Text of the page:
Turkish coffee is one of the oldest brewing methods. Also known as Greek, Lebanese, Arabic, etc., there are many regional variations, including serving with sugar or syrup, or adding spices such as cardamom.
Traditionally it is brewed in a pot made of copper or silver. It can also be done in a high-quality stainless steel pot. It is served in small tea or coffee cups with or without handles. The coffee is totally unfiltered, and the sediment simply settles to the bottom of the pot and the cups.
If you’re starting with whole beans, grind them at the finest possible setting. Note that most epsresso grinders, and even some grocery grinders, cannot grind fine enough for Turkish. The ground coffee should be like baby powder.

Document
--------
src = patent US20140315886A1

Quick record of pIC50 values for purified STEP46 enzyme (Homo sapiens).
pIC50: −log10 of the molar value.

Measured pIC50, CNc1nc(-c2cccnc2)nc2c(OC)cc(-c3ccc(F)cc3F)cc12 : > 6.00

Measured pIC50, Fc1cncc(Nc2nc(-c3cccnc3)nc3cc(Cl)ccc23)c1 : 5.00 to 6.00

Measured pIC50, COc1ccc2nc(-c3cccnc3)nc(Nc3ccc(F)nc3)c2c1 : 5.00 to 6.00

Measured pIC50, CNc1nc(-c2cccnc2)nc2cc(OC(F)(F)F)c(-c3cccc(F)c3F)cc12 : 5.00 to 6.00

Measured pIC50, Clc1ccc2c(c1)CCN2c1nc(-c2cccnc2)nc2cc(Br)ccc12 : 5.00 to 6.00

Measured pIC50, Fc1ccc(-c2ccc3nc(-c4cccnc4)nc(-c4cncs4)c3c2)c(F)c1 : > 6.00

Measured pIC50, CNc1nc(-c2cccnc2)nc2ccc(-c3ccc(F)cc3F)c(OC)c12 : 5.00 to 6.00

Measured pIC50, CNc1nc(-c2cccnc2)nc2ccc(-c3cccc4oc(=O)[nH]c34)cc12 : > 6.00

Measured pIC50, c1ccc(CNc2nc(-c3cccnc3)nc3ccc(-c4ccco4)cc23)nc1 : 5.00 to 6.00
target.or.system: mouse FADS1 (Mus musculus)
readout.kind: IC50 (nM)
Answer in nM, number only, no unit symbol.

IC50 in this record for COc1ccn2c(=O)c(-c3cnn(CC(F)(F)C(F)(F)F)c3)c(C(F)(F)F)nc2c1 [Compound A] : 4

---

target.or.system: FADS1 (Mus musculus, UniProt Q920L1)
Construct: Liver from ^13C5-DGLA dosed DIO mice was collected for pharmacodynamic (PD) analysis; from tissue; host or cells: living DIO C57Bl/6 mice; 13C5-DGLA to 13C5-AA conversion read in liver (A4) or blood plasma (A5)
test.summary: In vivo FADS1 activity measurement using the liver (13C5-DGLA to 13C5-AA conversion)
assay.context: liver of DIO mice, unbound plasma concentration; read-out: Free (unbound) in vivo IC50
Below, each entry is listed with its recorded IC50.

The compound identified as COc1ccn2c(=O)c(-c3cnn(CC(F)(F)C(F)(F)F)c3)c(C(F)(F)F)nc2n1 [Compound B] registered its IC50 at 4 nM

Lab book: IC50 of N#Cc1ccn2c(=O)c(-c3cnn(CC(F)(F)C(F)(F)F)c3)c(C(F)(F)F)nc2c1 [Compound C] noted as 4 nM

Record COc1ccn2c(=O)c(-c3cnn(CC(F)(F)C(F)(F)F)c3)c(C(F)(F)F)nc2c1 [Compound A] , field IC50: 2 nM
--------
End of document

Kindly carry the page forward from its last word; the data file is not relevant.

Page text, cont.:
Fill your pot with room temperature water, measured in by number of cups or to the top of the bell. Place the pot on your heat source. Gas flame is best; a portable stove or heat lamp will also work. Heat the water until tiny bubbles form.
Spoon in your ground coffee, 1 heaped teaspoon per cup, one extra for the pot if you like it strong. Stir to make sure all the grinds are wet and are evenly distributed.
Allow the water to heat and form a crema on top. The crema will begin to roil and close in toward the centre. When there is a gap the size of a 20c piece, remove the pot from heat. Don’t allow it to boil over, or your drink will taste burnt and excessively bitter.
Leave the pot for about 2 minutes to allow the sediment to settle. Pour the brew into each cup, distributing the crema evenly or according to preference.
Remember there will be sediment in your cup, so stop drinking when it becomes too thick, and top it up.
The spent grinds from your brew can go into compost, or straight onto any plants that like nitrogen/acidic soil.